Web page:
We always feel alarmed when we hear their sirens, but if we were the ones who called them, we would definitely feel relieved. We wish we would never have to need them, but when we do, we are so grateful to have them responding to our distress calls and in many cases save our lives or the lives of the ones we love. In today’s Word Power episode, we’re going to talk about the Birth of the International Red Cross, and we’re going to learn 10 new words in context.
The Birth of the International Red Cross
On June 25, 1859, a Swiss banker witnessed a battle and its aftermath—an experience that would change his life and the lives of millions more. Jean Henri Dunant was in Italy, hoping to get the authorization of Emperor Napoleon III to import windmills into what was then the French colony of Algeria. He never got his interview with Napoleon. Instead, the emperor and his ally, the king of Sardinia, mobilized troops against Austria in the hill town of Solferino. Dunant spent the days that followed the battle working among the thousands of injured soldiers. “The gentleman in white,” as the soldiers called him, knelt in the dust in his linen suit, bathing their festering wounds and offering sips of water.
On his return to Geneva, Switzerland, Dunant was beset with concern over the lack of organized medical care on the battlefield. Obsessed with the idea of trying to alleviate future suffering and hoping to arouse in others his own fervent conviction that Europe’s wounded soldiers should never again have to endure such dire suffering, he wrote a booklet titled A Memory of Solferino. In the final sentence, he set forth his plan in a question: “Would it not be possible, in time of peace and quiet, to form relief societies for the purpose of having care given to the wounded in wartime by zealous, devoted, and thoroughly qualified volunteers?”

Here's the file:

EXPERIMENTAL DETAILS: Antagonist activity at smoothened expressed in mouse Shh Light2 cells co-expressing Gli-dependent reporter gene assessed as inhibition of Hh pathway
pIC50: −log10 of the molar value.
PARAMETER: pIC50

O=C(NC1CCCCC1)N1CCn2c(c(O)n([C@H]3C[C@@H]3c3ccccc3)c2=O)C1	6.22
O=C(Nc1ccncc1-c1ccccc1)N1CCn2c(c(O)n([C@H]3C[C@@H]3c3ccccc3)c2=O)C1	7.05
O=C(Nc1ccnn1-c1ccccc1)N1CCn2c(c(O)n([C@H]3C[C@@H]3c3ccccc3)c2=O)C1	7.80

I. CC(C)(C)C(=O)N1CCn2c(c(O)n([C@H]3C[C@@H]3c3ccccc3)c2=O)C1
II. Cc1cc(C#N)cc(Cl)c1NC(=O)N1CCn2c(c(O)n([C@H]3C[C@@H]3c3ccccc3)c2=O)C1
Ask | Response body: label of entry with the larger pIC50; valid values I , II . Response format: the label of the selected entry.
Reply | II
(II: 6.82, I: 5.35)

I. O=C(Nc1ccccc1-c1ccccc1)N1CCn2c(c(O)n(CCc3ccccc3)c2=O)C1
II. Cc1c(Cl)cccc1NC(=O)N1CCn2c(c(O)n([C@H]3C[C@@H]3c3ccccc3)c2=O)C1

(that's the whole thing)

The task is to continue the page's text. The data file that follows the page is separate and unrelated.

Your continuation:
Although the booklet aroused heartening interest throughout Europe when it was published in 1862, it moved a group of people in Geneva to take action. Philanthropists decided to form a committee to actuate Dunant’s ideas and asked him to be a member. During the fall of 1863, delegates from all over Europe discussed the societies of volunteers that would be trained to aid the wounded in time of war. When one doctor suggested that the volunteers wear a distinguishing mark as a signal that they were neutral civilians, the symbol of the red cross was born. The first national relief societies came into existence two months later in several German states. When they attempted to go to the aid of the wounded in a war between Prussia and Denmark, however, they were turned back by the distrustful military. The Geneva committee was discouraged; if the relief societies were going to achieve their purpose, an international agreement of a purely humanitarian nature had to be reached. In August 1864, the Geneva Convention did just that. By 1869, ten years after the battle at Solferino, hundreds of Red Cross societies were operating and twenty-two nations had signed the Geneva Convention. Within a single decade, Jean Henri Dunant had fulfilled his plan and lifted the conscience and compassion of a whole continent to a new level.